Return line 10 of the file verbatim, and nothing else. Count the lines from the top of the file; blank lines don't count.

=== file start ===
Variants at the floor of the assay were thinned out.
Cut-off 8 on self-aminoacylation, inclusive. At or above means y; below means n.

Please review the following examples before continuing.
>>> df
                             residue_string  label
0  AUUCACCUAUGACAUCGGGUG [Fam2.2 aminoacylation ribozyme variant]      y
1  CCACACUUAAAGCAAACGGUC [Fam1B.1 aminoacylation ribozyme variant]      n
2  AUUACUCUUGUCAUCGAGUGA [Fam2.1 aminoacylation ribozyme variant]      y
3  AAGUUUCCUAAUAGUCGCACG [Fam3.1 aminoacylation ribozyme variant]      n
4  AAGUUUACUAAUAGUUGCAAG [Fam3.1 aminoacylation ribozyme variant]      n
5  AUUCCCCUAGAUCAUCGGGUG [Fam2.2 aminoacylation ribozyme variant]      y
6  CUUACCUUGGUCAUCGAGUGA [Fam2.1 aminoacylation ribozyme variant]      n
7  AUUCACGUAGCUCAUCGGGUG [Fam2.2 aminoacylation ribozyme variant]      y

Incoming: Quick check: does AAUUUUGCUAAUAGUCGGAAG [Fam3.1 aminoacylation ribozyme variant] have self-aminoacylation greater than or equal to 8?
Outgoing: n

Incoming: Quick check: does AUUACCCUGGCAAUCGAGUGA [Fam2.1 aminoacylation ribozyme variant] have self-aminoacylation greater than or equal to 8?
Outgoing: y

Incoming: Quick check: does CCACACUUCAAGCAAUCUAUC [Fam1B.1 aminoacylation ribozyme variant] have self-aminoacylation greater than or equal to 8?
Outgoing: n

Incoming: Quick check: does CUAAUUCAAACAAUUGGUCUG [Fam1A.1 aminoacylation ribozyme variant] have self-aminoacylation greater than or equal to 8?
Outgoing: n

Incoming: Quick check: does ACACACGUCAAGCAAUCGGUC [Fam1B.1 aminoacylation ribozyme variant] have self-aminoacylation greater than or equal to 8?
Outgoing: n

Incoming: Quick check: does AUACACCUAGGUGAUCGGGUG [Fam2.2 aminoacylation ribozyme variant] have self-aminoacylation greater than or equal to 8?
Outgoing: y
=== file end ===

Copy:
4  AAGUUUACUAAUAGUUGCAAG [Fam3.1 aminoacylation ribozyme variant]      n